Tuesday, October 9, 2007

It's Monkey Tuesday! WooHoo!

Two stories today about cognition and thought in non-human primates.

First is about how chimps play a basic game theory test game more rationally than humans, meaning they tend to maximize their own score better than we do. In the game, one player is given a sum of points and must offer any portion of it to the other player. If the other player accepts the offer, the transaction takes place. If the other player rejects, both players get zero. The only incentive to reject an offer is to punish the opponent for offering a small amount. Humans punish, chimps do not.

This looks like it could mean two things: one is that chimps simply aren't as highly developed in their cognitive skills as humans, and they cannot understand a concept as complex as punishment, or think ahead to future iterations of the game. Second, the social life of a chimp is much different from ours. They just don't have the complex relationships and social structures that humans do, but it isn't because of a simple brain, they just don't work that way. Bonobos have a social structure closer to our own, I would love to see the same test run on Bonobos.

Next is a brilliant study done on Baboons and their thought processes. Using recorded sounds to simulate normal (predictable) and abnormal (surprising) social interactions, researchers can observe how a baboon reacts to each and determine the level of understanding, and sometimes the actual process of comprehension. The results seem to show that baboons are able to parse information in much the same way that we do when we comprehend language. However, they lack the software for the reverse - turning complex thoughts into meaningful sounds.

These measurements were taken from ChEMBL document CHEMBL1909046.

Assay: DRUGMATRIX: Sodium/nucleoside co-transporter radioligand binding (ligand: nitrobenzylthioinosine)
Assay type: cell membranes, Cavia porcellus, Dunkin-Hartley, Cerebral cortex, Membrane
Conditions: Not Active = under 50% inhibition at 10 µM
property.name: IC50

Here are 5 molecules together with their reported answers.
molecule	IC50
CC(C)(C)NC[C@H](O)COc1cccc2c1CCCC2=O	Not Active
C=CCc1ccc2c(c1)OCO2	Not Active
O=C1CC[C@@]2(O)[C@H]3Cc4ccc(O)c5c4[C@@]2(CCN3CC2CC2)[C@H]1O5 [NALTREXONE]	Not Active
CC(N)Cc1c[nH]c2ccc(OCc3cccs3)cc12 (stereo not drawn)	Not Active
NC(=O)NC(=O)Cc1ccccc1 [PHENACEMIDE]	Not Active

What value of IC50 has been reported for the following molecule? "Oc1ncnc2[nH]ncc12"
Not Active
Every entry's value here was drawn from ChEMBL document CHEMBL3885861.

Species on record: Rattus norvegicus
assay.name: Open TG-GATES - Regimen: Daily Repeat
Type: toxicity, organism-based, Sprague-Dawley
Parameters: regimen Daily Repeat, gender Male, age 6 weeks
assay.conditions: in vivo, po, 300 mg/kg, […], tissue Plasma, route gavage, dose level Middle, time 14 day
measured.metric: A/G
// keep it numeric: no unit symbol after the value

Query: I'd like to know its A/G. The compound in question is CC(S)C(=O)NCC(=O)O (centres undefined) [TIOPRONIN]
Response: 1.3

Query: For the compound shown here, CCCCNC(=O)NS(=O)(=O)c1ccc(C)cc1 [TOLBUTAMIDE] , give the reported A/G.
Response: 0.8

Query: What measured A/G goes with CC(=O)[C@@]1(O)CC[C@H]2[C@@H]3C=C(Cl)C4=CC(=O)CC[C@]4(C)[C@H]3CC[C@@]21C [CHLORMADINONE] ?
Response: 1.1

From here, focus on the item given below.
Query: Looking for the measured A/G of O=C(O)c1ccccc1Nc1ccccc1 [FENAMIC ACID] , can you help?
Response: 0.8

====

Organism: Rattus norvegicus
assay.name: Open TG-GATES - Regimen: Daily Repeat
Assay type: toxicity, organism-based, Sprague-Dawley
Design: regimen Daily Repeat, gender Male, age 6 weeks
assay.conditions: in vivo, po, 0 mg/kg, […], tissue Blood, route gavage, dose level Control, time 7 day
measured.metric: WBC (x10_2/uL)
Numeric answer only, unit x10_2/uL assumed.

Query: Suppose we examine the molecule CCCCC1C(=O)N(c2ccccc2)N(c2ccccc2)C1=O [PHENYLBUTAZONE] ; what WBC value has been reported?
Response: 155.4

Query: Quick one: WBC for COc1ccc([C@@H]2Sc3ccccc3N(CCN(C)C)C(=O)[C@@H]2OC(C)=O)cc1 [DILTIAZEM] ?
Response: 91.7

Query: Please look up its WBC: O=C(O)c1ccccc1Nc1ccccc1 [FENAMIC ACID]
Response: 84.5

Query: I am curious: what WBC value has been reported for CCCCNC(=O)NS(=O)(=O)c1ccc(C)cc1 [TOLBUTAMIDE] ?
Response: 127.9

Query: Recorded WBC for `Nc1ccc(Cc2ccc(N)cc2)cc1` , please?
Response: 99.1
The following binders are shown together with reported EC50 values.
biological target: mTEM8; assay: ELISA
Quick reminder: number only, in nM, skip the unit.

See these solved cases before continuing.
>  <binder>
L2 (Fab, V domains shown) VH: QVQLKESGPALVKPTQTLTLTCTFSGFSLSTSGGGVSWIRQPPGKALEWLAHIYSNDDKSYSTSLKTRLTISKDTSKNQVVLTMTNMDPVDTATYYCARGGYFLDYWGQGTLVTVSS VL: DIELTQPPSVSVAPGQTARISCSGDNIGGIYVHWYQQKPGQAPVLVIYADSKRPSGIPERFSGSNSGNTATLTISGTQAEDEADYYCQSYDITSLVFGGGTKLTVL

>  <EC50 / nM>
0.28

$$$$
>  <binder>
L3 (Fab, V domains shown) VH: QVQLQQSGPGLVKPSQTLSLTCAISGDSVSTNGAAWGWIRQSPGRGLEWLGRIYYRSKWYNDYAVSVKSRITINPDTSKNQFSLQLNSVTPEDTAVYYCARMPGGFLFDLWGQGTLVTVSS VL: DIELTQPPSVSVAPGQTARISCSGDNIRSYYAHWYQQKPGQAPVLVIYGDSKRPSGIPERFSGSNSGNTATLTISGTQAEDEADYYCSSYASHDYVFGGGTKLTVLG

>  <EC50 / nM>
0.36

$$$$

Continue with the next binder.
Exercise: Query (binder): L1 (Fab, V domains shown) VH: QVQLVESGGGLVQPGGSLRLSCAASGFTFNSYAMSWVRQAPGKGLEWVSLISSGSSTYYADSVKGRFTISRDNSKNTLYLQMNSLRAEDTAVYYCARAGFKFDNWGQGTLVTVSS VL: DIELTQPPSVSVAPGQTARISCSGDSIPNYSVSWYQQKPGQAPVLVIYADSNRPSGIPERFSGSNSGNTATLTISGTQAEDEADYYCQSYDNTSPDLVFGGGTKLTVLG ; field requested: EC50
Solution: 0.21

Dave Foree said...

I hope you don't mind me commenting out of the blue - I've been reading your blog for some time & think it's about time I reciprocate valid thinking... So thanks, first off, for being entertaining.


Regarding the Ultimatum game study:

I'm more inclined to believe all creatures are as selfish as they need to be. The study said that these chimps "...are unwilling to pay a cost to punish someone they perceive as unfair," which I think doesn't do humans any justice.

Humans are also unwilling to pay a cost to punish - but the difference is that humans expect a return to their altruism, and the benefits are expected to (on some level) equal the costs.

Chimp society - as you suggested - is less complex, and they apparently don't reward altruism as well as humans do. I'd guess this has something to do with "social memory" or something analogous to it...

So it's not that monkeys are more rational, or even more selfish - it's just that the "future iterations of the game" are more metaphorical in human societies, and literal in chimp land. The slight payoff from altruism in chimp-world reflects the slight cost they're willing to pay. Humans, who get higher payoffs from altruism, are willing to pay higher costs...

So humans & chimps are equally rational.


Jolly Bloger said...

Hey Dave, I'm so stoked I have a reader!

Interesting point, it sounds very reasonable. That would mean the game doesn't work so well as a model of natural human interactions because it fails to take into account long-term or more subtle forms of altruistic payoff, but it is a closer approximation of natural chimp interactions. I'd still like to see how bonobos play the game. Your theory would suggest their strategy should be more human than chimp, assuming I'm not mistaken about their social structure (I'm pretty sure I read about chimps vs. bonobos in The Ancestors Tale by Dawkins).